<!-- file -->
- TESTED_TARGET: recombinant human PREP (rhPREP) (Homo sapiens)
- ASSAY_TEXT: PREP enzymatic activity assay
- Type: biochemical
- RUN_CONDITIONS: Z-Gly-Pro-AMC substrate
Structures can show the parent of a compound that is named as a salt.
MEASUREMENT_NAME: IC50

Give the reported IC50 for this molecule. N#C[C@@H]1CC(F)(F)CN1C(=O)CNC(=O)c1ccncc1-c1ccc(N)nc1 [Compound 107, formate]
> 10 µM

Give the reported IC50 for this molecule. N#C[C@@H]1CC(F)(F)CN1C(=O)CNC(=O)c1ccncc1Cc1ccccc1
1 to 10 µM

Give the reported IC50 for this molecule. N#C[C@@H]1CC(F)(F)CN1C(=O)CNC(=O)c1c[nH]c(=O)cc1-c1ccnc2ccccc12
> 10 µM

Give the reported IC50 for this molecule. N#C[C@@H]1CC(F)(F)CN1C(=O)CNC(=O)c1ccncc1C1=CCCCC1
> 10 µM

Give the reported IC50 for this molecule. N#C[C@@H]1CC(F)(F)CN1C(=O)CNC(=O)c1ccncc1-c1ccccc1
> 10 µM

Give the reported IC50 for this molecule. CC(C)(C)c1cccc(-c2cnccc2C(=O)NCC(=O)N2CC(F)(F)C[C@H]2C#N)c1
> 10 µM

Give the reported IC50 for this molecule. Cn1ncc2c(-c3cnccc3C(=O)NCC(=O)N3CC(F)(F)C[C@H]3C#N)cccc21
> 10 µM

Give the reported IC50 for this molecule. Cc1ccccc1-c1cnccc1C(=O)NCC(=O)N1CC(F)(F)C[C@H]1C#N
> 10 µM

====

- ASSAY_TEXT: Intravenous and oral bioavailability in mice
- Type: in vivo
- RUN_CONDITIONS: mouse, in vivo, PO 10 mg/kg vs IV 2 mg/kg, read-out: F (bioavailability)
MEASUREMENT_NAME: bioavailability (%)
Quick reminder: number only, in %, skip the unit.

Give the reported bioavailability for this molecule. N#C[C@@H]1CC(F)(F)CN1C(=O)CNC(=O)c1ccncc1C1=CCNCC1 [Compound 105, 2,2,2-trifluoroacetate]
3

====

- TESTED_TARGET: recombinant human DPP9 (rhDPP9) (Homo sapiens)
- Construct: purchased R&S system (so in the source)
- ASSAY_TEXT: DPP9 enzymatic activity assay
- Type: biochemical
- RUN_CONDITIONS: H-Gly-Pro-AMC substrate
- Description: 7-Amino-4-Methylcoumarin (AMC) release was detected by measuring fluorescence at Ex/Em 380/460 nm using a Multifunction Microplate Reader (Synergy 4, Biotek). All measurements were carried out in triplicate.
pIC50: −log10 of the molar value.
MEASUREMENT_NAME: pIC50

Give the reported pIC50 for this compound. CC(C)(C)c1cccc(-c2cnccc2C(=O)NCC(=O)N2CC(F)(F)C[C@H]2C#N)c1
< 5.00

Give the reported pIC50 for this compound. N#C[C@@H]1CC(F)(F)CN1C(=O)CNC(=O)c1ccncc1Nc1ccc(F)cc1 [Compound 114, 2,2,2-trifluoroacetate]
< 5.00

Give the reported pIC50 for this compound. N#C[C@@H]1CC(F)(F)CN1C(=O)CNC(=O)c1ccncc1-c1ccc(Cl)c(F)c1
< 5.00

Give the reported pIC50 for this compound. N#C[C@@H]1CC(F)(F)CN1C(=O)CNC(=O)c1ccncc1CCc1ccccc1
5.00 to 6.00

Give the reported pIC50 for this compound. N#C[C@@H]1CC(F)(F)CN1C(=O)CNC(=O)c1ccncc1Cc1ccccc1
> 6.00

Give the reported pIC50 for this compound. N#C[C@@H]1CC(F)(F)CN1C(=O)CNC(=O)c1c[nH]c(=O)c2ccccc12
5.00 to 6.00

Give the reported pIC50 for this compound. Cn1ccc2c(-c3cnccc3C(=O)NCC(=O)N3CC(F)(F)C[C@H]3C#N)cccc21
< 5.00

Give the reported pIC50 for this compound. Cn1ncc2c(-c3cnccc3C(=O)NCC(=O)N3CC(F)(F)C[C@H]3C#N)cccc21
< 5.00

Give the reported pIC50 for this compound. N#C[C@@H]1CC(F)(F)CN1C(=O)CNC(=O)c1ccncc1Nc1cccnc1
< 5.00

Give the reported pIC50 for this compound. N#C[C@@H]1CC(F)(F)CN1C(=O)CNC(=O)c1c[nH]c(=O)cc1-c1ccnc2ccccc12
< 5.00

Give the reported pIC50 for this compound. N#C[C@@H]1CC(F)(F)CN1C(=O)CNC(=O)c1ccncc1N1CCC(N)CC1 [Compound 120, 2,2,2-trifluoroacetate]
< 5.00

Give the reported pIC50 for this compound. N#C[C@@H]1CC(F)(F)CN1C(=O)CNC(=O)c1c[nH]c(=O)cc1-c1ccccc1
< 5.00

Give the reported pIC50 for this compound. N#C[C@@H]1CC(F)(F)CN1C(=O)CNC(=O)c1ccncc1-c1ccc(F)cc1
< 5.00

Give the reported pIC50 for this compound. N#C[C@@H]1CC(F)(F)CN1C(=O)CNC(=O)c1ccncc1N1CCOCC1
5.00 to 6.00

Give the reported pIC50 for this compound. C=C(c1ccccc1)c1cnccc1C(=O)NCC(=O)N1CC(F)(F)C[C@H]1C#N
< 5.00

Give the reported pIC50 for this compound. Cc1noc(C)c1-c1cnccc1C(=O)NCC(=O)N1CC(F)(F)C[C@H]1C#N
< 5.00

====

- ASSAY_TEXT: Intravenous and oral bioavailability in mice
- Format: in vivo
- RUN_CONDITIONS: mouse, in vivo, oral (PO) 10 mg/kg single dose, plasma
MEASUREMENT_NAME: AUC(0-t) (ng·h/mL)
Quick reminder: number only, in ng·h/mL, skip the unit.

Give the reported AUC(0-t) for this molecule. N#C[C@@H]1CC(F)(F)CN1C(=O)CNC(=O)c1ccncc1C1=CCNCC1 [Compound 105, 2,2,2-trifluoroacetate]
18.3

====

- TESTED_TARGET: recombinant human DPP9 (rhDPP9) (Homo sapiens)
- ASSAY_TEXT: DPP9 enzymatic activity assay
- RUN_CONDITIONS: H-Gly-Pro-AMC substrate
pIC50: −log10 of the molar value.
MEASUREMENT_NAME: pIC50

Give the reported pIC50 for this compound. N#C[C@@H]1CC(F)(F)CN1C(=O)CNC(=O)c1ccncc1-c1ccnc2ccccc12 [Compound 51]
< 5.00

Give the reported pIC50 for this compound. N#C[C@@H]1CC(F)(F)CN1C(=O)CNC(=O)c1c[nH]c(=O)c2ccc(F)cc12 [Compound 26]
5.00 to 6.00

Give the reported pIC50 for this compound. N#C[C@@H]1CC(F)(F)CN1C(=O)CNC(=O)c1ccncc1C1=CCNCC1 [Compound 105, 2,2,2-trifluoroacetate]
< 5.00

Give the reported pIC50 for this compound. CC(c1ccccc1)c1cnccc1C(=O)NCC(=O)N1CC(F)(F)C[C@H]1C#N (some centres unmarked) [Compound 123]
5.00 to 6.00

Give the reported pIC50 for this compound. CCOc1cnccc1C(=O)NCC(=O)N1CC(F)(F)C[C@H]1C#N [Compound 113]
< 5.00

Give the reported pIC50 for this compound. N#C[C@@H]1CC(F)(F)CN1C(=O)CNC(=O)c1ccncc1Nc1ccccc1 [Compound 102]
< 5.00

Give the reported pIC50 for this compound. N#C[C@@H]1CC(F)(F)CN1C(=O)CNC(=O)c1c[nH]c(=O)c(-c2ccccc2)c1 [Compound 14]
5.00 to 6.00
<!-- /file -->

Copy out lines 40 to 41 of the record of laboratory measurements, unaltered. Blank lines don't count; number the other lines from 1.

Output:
Give the reported pIC50 for this compound. CC(C)(C)c1cccc(-c2cnccc2C(=O)NCC(=O)N2CC(F)(F)C[C@H]2C#N)c1
< 5.00